More About The Cornea
Occurring in up to 5% of the population over 40, Fuch’s Dystrophy is a common eye condition that affects the cornea.
Certain people may be predisposed to Fuch’s Dystrophy, but eye trauma can play a role in the disease. Some studies suggest that oxidative damage is a factor, and that antioxidants might help prevent the condition.
Progression of this condition is often slow. Over years, Fuch’s Dystrophy can progress to severe visual impairment and corneal transplant can become necessary.
Causes of Fuch’s Dystrophy
The cornea is a the transparent covering on the front of the eye that works with the lens to help focus light. Because of its role in focusing, the cornea’s shape determines whether a person is nearsighted or farsighted.
The cornea of the eye is lined with cells called endothelial cells. In Fuch’s Dystrophy, these cells deteriorate. As they break down, the surface of the cornea cannot remove water as well. Because of this, water collects and the lens becomes swollen to the point that it distorts vision. At the same time, collagen collects in areas of the cornea which causes abnormal areas called guttate lesions.
Fuch’s Corneal Dystrophy Symptoms
People can have signs of Fuch’s Dystrophy on eye exam as early as their 30s, but visual changes may not occur for another twenty or thirty years. The main symptom is blurry vision, which is worse in the morning and improves as the day goes on.
Over time, as the disease progresses, vision may be permanently blurry or progress to complete blindness. People with Fuch’s Dystrophy may have other symptoms including seeing halos of light and light sensitivity. A person with Fuch’s Dystrophy can also have a visibly cloudy cornea.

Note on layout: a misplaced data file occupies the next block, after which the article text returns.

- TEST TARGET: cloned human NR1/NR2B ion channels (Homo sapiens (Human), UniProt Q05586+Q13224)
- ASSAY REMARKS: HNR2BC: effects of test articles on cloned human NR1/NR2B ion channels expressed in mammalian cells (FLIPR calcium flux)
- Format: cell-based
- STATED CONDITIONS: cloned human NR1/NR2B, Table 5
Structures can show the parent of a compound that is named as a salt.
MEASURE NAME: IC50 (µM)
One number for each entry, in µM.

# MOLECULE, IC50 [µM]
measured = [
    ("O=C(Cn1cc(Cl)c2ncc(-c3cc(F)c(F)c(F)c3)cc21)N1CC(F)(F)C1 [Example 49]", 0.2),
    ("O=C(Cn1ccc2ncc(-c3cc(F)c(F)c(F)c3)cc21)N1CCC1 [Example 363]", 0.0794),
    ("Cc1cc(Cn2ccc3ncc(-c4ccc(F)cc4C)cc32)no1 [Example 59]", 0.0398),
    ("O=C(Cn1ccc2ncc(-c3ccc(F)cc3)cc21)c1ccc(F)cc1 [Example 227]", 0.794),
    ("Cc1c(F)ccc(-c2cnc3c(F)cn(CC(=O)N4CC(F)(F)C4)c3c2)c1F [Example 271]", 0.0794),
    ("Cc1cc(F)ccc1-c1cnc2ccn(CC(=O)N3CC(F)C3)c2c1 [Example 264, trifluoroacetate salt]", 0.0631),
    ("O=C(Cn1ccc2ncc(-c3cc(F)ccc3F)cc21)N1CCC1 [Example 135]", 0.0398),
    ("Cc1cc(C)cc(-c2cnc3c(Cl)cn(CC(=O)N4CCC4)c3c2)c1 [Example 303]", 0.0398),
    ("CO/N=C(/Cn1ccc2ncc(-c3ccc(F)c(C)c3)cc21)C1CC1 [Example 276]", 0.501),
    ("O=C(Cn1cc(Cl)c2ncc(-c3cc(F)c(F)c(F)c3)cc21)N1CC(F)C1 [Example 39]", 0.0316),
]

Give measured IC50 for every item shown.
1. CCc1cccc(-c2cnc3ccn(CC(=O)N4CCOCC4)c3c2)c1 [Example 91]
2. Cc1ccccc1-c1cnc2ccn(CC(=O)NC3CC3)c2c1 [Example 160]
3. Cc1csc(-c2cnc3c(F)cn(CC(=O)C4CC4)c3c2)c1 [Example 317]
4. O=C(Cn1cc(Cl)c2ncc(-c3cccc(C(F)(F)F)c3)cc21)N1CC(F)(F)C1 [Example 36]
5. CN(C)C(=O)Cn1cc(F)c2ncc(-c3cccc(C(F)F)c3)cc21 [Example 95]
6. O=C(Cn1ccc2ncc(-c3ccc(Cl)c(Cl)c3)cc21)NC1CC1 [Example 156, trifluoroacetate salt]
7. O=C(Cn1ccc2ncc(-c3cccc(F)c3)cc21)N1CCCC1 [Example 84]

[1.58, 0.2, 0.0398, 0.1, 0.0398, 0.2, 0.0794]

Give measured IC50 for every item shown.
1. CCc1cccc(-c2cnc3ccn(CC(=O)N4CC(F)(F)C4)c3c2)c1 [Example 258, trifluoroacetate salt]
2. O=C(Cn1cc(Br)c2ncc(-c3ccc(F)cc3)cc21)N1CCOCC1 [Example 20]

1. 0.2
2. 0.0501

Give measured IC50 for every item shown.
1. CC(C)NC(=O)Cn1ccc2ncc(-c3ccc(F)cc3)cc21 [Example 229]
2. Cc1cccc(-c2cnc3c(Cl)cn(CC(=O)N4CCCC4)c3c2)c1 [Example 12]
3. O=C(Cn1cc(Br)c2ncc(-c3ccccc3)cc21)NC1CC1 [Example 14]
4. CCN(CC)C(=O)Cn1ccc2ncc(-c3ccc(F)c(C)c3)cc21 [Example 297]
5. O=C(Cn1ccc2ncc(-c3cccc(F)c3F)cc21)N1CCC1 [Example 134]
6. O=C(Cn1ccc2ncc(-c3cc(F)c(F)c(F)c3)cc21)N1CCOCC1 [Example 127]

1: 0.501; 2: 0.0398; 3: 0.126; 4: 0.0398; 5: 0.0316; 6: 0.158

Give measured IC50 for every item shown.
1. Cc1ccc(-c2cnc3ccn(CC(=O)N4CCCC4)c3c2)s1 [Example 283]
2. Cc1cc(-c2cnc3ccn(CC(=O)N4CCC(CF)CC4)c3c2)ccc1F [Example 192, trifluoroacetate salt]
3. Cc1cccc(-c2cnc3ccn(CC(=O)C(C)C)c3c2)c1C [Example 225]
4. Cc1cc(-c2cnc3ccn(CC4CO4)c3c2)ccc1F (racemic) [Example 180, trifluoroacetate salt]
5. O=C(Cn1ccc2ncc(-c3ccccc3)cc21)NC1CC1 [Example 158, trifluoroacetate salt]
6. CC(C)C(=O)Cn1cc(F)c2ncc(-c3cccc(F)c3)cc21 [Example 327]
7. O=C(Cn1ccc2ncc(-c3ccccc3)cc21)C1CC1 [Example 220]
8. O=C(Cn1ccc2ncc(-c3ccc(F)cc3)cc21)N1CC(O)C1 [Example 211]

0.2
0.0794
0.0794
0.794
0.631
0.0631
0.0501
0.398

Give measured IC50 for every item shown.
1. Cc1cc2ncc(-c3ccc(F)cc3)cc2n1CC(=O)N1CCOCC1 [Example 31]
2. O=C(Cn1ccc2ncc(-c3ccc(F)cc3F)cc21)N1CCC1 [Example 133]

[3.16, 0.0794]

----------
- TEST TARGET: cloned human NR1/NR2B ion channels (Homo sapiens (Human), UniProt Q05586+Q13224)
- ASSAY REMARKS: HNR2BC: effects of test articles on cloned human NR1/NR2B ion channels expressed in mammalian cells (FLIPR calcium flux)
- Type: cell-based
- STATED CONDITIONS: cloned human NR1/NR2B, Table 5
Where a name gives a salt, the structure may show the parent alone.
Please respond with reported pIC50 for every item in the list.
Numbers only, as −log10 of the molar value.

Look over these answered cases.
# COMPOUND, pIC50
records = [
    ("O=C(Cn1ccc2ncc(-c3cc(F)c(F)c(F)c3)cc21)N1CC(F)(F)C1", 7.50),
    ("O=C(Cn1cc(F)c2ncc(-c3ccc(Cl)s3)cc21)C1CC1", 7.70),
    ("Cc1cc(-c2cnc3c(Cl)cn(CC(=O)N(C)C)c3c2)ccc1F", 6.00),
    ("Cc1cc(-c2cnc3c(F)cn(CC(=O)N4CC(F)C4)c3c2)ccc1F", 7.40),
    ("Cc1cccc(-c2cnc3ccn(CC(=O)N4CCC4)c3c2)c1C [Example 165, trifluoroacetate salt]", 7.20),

Treatment of Fuch’s Dystrophy
Treatment consists of reducing the swelling with eye drops, ointments, or soft contact lenses. If the symptoms progress, a corneal transplant may be necessary. Fortunately, this surgery has a high success rate.
Dr. Schaible at Community Eye Center performs corneal transplants at St. Lucy’s Eye Surgery Center in Port Charlotte.
Keratoconus is a condition where the cornea develops progressive thinning. This can be treated in a number of ways. One of the treatments, which is approved in this country, is the use of intacts rings to stabilize the cornea from progression early in the disease process. The intacts rings can then be removed later in life when the patient may require a PKP. Penetrating Keratoplasty is the mainstay of therapy in this country with progressive thinning of the cornea. This is a through and through dissection of the tissue. The following procedure not available in this country at this time is cross-linking, which when available, will help the progression of Keratoconus in the early stages.
The cornea represents the clear window in front of the eyeball. This is the most important refractive surface we have in the refractive anatomy of the eye. It accounts for 2/3 of the eyes refractive power, the air/tear film interface. If the cornea is irregular, the image will be blurry. If the cornea has astigmatism, the person will see a distorted image. The cornea is approximately the size of a dime, 550 microns in thickness or about 10-11 millimeters. Frequently, the cornea can be associated with reduction and transmission of light because of an inheritable disease called Fuch’s corneal dystrophy. Fuch’s corneal dystrophy is seen more frequently in women by a factor of 3:1 and results in thickening of the cornea and the loss of transmission of light. Various procedures are available for this condition; such as PKP (Penetrating Keratoplasty) a through and through-thickness corneal transplant, DSAEK procedure (Descemet’s Stripping Automated Endothelial Keratoplasty) to remove the posterior endothelial cells which are deficient in number with the replacement of graft tissue and DMEK or Descemet’s Membrane Endothelial Keratoplasty. These procedures are the mainstay of modern corneal transplants for endothelial dystrophies.
Regarding corneal scarring, PKP is the mainstay of therapy. This is the most common procedure performed for local burns to the cornea.
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